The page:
The Cavs have dropped out of the discussion between four teams involved in a 16 player trade that would ultimately send Dwight Howard to Brooklyn. The Charlotte Bobcats have stepped in.
The biggest cog in the deal is Kris Humphries’ assertion that he will not be part of any sign-and-trade that doesn’t end with him getting a long-term deal. Cleveland was only willing to take him on for one season.
There are indications that the Bobcats are willing to sign him for more than that one year:
Bobcats willing to give Kris Humphries multi-year deal in potential 3-way trade with Nets & Magic, source says. … sulia.com/c/basketball/f…
— Sam Amico (@SamAmicoFSO) July 10, 2012
Some people say Charlotte might take the Clippers out of this deal too, because the Bobcats also want Marshon Brooks:
/SIGH RT @RicBucher report that Cha would take Brooks to be third team in Nets-Magic DH deal. Source says opposite: Cha wants a 1st rd pick.
— Spencer Percy (@QCsportscrave) July 10, 2012
In the old deal, the Clippers would have reportedly sent a first round pick to the Nets for Brooks, and the Cavs would have reportedly received a first round pick along with Humphries (before they backed out). So, perhaps Charlotte could just keep the pick they would have to send for Brooks and not receive a pick with Humphries (Orlando probably wouldn’t like that).
Here’s why taking on those two players would make (so, so) so much sense for the Bobcats: Brooks (in his rookie season) scored 15.5 points, grabbed 4.4 rebounds and dished out 2.9 assists per 36 minutes last season. Humphries is 26 and he’s averaged a double-double the past two seasons. Last year he scored 13 points and grabbed 11 rebounds a game.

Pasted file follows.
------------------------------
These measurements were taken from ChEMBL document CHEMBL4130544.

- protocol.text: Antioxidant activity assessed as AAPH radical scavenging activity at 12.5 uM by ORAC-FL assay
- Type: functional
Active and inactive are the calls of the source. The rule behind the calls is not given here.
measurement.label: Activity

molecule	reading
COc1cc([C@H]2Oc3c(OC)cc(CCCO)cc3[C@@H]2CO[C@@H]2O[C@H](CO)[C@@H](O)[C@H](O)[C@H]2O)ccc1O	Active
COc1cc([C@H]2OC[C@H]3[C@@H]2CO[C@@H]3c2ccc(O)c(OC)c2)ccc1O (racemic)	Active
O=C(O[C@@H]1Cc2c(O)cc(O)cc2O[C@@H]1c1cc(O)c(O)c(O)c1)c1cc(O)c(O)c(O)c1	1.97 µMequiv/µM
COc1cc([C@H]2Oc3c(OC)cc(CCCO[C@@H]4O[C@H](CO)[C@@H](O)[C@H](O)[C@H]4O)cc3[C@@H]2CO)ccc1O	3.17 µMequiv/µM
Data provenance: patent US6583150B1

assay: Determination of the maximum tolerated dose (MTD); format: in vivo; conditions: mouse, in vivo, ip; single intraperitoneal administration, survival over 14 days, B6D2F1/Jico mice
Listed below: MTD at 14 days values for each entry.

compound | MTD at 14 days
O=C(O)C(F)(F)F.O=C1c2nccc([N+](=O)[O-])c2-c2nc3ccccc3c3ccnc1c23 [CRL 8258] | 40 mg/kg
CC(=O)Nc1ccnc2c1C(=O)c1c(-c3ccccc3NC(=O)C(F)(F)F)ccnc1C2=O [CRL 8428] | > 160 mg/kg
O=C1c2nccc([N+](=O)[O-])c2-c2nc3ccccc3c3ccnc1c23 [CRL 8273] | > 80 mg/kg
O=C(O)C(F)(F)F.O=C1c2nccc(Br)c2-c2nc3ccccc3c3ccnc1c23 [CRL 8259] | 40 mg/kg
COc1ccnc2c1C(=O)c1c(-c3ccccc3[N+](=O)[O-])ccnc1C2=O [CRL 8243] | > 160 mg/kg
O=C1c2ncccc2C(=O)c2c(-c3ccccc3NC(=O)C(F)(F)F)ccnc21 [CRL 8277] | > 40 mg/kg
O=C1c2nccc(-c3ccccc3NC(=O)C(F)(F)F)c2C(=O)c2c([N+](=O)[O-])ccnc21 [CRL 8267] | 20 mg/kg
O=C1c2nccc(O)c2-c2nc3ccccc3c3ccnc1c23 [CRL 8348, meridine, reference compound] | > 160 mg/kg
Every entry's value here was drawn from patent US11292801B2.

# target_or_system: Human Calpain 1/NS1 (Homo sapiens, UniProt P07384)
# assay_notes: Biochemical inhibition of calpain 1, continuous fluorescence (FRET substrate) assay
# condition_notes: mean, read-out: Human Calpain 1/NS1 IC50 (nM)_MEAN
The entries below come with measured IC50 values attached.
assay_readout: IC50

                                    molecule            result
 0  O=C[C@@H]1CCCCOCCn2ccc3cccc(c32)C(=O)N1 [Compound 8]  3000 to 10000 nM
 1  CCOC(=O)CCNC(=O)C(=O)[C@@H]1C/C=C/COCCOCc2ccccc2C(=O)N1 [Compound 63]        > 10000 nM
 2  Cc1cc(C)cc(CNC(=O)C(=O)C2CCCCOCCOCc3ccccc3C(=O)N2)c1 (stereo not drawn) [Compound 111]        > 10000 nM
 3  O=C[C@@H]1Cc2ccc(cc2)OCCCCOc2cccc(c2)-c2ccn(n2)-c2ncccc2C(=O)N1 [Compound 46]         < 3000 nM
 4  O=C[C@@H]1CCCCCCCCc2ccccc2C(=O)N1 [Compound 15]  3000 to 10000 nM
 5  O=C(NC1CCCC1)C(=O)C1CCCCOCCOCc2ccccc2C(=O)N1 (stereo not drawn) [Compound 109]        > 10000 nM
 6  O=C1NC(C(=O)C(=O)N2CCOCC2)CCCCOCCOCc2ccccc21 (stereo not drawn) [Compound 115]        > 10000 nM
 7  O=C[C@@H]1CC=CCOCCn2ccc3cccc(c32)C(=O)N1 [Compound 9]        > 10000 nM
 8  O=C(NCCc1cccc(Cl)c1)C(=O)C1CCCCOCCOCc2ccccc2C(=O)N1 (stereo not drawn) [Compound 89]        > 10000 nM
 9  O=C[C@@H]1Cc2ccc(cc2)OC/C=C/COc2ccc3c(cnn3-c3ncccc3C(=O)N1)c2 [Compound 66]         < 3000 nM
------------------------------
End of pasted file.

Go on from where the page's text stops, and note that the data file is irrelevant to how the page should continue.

The Bobcats would have a log jam at the 2-guard position if they landed Brooks, but that’s not necessarily a bad thing. It’s better to have to find minutes for a few good players than be forced to give minutes to one bad guy. And he’s a productive player who’s signed to a rookie deal.
When it comes to Humphries, there’s really no reason not to take him on and give him the deal he wants; Charlotte was 28th in points in the paint last year and 29th in rebounding.
The other thing to take into account is the opportunities Charlotte probably won’t have in the future; The Bobcats tried to get in on the Eric Gordon sweepstakes, and they tried to bring Goran Dragic to town. Young, productive players aren’t breaking down the door to get to the Queen City anytime soon. Outside of the draft, Humphries might be the best available player the Bobcats could get over the next few seasons.
This move (these moves) would not make the Bobcats so much better that Rich Cho’s build-through-the-draft philosophy would be compromised. But it would make the Bobcats more competitive and watchable.
If the Charlotte Bobcats don’t have to give up any first round draft picks (and they probably wouldn’t to get Humphries, at least), there’s no reason they should back off of this trade. If they have to give up a pick for Brooks, they should just let the Clippers play that role and take on Humphries and the pick that was going to Cleveland.
It’s not like they’ll be competing with the Nets for an Eastern Conference title any time soon, and creating a salary clogged monster in Brooklyn could actually benefit the Bobcats when those players in NY are on the decline, and Charlotte’s future (hopefully… hopefully… maybe?) stars are on the rise.